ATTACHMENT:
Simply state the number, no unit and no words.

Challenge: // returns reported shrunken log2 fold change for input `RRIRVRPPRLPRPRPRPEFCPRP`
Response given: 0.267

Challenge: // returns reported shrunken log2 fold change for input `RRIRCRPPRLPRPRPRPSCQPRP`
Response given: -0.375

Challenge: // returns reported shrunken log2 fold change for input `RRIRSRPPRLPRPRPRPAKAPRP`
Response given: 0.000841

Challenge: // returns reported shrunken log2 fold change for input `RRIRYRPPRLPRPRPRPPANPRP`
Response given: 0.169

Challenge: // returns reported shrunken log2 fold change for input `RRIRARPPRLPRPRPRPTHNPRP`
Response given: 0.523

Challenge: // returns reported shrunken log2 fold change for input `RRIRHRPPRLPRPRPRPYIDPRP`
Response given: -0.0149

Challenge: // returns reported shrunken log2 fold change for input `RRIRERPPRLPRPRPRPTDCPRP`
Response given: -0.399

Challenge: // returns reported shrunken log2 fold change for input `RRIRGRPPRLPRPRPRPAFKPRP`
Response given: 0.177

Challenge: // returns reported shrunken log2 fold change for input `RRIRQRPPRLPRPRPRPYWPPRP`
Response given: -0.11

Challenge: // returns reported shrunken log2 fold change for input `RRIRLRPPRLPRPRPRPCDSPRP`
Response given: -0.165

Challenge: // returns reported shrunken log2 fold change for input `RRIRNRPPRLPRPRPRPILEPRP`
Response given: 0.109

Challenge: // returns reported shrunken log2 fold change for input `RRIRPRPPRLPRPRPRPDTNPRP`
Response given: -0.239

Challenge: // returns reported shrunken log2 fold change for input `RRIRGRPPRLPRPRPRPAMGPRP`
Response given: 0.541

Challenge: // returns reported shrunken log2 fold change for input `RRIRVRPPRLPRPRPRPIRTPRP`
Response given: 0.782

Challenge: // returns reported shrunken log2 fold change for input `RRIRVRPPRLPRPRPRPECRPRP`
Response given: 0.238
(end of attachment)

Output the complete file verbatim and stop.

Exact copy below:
Simply state the number, no unit and no words.

Challenge: // returns reported shrunken log2 fold change for input `RRIRVRPPRLPRPRPRPEFCPRP`
Response given: 0.267

Challenge: // returns reported shrunken log2 fold change for input `RRIRCRPPRLPRPRPRPSCQPRP`
Response given: -0.375

Challenge: // returns reported shrunken log2 fold change for input `RRIRSRPPRLPRPRPRPAKAPRP`
Response given: 0.000841

Challenge: // returns reported shrunken log2 fold change for input `RRIRYRPPRLPRPRPRPPANPRP`
Response given: 0.169

Challenge: // returns reported shrunken log2 fold change for input `RRIRARPPRLPRPRPRPTHNPRP`
Response given: 0.523

Challenge: // returns reported shrunken log2 fold change for input `RRIRHRPPRLPRPRPRPYIDPRP`
Response given: -0.0149

Challenge: // returns reported shrunken log2 fold change for input `RRIRERPPRLPRPRPRPTDCPRP`
Response given: -0.399

Challenge: // returns reported shrunken log2 fold change for input `RRIRGRPPRLPRPRPRPAFKPRP`
Response given: 0.177

Challenge: // returns reported shrunken log2 fold change for input `RRIRQRPPRLPRPRPRPYWPPRP`
Response given: -0.11

Challenge: // returns reported shrunken log2 fold change for input `RRIRLRPPRLPRPRPRPCDSPRP`
Response given: -0.165

Challenge: // returns reported shrunken log2 fold change for input `RRIRNRPPRLPRPRPRPILEPRP`
Response given: 0.109

Challenge: // returns reported shrunken log2 fold change for input `RRIRPRPPRLPRPRPRPDTNPRP`
Response given: -0.239

Challenge: // returns reported shrunken log2 fold change for input `RRIRGRPPRLPRPRPRPAMGPRP`
Response given: 0.541

Challenge: // returns reported shrunken log2 fold change for input `RRIRVRPPRLPRPRPRPIRTPRP`
Response given: 0.782

Challenge: // returns reported shrunken log2 fold change for input `RRIRVRPPRLPRPRPRPECRPRP`
Response given: 0.238